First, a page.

The Best Software Is Unique For You!
It’s Thanksgiving! It is that time of year when we are either heading off to the market (to pick up that forgotten item) or getting into a plane/train/automobile
to visit our relatives to give thanks, spend time enjoying good food, games, and perhaps catching a couple of football games. In this article, I discuss what makes thanksgiving special for me and how focusing on what distinguishes your organization from others is imperative when evaluating software technology.
What Makes My Thanksgiving Special
In our respective homes, the majority of Americans will enjoy Thanksgiving Day with Turkey. But, despite that one common staple, in many homes we all have something uniquely our own which accompanies the festivities.
It may be a special side item such as my favorites such as “Passion Fruit”, “Cornbread Dressing” (as opposed to Bread Dressing), or my moms “Chocolate Peanut Butter Balls” (Yep, that’s an actual item on the menu at the Stewart home).
Besides the food, it may even be a relative we see not enough and certainly the dynamics of everyone when they come together. For many families, that experience along with the food, can be a recipe in and of itself which drives us to partake in our special refreshment too!
Whatever it may be (people, food, or how we prepare it) there are certain item(s) which distinguishes your tradition from others and makes your Thanksgiving Holiday special in your own family tradition.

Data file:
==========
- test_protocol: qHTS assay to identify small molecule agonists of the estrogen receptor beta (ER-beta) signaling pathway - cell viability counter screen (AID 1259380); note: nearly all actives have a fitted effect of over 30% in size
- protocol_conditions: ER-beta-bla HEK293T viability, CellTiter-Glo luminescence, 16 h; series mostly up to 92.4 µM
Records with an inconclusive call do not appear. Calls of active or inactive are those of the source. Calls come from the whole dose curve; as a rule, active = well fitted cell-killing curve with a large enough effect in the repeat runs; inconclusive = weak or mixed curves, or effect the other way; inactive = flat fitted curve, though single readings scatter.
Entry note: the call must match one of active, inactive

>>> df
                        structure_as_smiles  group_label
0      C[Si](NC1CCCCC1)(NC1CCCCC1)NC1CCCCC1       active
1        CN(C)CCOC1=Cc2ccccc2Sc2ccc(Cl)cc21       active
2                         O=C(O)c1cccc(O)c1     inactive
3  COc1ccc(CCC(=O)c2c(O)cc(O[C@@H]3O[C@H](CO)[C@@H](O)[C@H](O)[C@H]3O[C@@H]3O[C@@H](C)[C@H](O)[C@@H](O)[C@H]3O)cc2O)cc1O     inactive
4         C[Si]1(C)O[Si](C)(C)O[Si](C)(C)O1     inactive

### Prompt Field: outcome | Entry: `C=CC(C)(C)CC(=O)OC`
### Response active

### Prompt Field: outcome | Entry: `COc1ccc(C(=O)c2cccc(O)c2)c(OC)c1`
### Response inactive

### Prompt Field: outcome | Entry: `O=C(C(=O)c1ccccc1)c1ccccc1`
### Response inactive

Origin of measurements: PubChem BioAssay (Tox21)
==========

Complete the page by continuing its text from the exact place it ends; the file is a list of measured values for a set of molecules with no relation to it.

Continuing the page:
Your Organization is Unique Too
So what’s the point with regards to software technology for non profits? To the point, despite the entire country celebrating the Thanksgiving Holiday and likely consuming tons of Turkey, each family has something which makes our day “unique” or “distinguishes” us from other families celebrating this holiday.
Like families during the holiday, each nonprofit comes to the table every day with different people, processes, and traditions of serving their members or donors needs. In short, regardless of being classified as a nonprofit, each and every organization is comprised of different people, business process rules, constraints, biases, strategy, & missions for your organization.
Yes, there are literally thousands nonprofits in the United States. And, despite working with hundreds of nonprofits over the years, each and every time I visit a nonprofit I find something special about each and everyone which will ultimately dictate the proper solution required to be the best fit. Simply put, I focus on what distinguishes your plate from others.
First Things First in Your Search
Therefore, I encourage you too. The fundamental task which should be done first in the software evaluation process is to focus on an organization’s uniqueness. For many who are quick to react and have the “I need it now” approach this will be a hard piece of turkey to swallow for sure.
I understand for many this is counterintuitive and often difficult to do. But in order to truly be able to make a decision in the end, it’s imperative to focus on you
and your organization first.